School districts are facing unprecedented challenges with
recruitment and retention. Districts must compete for
top talent amid staff shortages, dwindling budgets, and
increasing employee demands for better benefits and
higher wages. Complicating this challenge is the fact that
more district staff members are leaving their posts than
ever. For this reason, student loan assistance is an emerging
benefit districts can offer, and can be more affordable
than you would think.
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In today’s competitive talent marketplace, student loan assistance is an emerging benefit that any company can offer to encourage the younger generation to join or stay with their company. How a company can implement this can vary greatly. There are plenty of examples of unique offerings of this benefit, but this article focuses on three common HR initiatives that you might have on your plate for 2019: recruiting, retaining, and engagement.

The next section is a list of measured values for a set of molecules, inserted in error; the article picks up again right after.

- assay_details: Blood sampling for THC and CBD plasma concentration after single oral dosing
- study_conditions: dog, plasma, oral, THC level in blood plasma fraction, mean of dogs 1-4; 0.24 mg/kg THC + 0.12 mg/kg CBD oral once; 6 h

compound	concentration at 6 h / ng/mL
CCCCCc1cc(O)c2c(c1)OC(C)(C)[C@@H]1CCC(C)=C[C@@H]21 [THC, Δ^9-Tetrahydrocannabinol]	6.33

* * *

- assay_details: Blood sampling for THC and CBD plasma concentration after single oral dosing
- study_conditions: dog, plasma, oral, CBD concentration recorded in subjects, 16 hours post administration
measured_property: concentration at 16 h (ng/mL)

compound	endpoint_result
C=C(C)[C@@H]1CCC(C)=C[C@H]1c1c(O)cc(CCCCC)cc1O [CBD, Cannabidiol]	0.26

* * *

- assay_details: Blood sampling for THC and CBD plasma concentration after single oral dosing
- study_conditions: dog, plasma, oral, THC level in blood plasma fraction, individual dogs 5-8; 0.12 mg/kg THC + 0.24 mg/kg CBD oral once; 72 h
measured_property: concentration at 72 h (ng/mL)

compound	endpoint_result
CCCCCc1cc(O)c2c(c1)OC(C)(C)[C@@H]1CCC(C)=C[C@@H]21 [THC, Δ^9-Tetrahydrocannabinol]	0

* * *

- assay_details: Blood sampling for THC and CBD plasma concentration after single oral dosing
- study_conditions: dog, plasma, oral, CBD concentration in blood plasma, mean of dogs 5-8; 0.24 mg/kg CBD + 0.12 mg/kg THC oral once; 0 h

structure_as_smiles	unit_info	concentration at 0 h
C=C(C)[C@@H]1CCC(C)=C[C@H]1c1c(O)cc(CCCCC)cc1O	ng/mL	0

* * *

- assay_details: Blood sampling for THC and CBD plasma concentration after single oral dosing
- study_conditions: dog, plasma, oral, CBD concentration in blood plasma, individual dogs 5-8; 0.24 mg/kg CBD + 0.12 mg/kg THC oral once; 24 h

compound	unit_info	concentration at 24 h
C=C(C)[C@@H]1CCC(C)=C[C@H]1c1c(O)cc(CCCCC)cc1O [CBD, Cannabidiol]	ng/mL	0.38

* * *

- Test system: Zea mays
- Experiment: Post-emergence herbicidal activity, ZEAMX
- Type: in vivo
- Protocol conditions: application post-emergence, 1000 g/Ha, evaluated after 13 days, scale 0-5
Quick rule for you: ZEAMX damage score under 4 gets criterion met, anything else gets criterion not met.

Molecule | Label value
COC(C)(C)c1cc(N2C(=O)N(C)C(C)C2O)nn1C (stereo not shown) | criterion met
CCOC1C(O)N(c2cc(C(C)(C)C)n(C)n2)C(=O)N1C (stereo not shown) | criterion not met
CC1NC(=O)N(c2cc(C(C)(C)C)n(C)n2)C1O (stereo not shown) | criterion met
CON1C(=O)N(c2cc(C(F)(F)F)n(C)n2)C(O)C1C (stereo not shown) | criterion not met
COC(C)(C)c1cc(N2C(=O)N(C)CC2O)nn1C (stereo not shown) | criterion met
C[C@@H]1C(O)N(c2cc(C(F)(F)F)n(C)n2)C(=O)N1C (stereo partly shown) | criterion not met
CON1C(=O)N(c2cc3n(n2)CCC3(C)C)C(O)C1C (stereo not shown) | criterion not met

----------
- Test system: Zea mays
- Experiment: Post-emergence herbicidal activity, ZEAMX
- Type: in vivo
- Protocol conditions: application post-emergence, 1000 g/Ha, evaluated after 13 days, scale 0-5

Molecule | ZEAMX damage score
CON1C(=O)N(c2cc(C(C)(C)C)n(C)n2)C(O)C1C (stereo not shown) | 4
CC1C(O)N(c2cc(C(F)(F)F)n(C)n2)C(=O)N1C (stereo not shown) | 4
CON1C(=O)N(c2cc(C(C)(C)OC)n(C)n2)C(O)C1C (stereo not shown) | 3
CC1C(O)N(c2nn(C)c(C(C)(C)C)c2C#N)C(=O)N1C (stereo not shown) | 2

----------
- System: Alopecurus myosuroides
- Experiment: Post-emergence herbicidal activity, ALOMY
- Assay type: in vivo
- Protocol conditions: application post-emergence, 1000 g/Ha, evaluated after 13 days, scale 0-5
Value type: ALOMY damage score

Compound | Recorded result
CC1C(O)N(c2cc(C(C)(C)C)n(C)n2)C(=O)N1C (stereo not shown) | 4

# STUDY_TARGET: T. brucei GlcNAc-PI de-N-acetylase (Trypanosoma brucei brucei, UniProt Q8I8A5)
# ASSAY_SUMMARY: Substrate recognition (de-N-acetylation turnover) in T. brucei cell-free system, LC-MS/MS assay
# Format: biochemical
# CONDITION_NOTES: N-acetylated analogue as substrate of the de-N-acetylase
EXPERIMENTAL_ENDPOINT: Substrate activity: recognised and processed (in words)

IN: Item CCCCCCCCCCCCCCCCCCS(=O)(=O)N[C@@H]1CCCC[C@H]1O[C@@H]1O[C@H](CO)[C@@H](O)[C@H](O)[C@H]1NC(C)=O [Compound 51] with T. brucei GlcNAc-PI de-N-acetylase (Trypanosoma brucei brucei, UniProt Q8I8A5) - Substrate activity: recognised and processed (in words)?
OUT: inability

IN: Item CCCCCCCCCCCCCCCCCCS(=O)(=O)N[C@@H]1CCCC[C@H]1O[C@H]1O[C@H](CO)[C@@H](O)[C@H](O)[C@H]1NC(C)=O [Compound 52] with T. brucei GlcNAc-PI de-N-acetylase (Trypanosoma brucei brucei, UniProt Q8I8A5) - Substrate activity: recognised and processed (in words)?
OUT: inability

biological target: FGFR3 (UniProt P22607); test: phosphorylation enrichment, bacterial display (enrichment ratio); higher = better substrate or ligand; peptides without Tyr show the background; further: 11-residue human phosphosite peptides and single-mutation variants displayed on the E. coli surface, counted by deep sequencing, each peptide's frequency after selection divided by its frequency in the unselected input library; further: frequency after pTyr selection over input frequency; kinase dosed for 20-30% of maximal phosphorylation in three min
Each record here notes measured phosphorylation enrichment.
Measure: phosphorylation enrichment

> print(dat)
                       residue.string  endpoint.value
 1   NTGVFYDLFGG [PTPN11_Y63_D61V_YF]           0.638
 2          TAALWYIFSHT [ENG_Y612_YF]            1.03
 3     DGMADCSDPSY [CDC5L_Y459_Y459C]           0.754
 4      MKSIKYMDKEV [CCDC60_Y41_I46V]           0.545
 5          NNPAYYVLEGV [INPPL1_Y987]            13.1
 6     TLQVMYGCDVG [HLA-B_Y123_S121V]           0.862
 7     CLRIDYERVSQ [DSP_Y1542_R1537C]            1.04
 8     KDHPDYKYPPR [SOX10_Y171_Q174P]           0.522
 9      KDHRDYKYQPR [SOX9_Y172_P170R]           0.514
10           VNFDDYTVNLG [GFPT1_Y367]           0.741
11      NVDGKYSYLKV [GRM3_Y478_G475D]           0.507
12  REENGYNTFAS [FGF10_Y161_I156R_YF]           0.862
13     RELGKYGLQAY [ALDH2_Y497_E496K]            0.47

A recent survey by the Society for Human Resources Management (SHRM) reported 94% of leaders feel employee engagement is an important or very important workforce challenge. An engaged workforce increases operational income by over 19%, while a disengaged workforce can drain over 34% of an organizations’ operational income. Additional risks of low engagement can be seen in increased turnover, low customer satisfaction ratings and even increased employment litigation.
Employee retention continues to be a top concern for employers, even more so than last year, according to a PayScale survey of more than 4,000 executives and human resources professionals.
In 2014, a staggering 59% of employers were more concerned about retaining talent than anything else. Five years ago, only half of those employers thought retention was their number one concern.
According to the Federal Reserve, 44 million Americans owe a staggering $1.56 trillion in student loans, and the average incoming college-educated worker has over $37,000 in student debt (a $20,000 increase from just 10 years ago). As a result, the average college grad will take over 21 years to pay off their student loan debt making minimum payments. Many of the negative effects of overwhelming student debt include delaying the decision to buy a house or start a family, save for retirement, or just cause a tremendous amount of financial stress.
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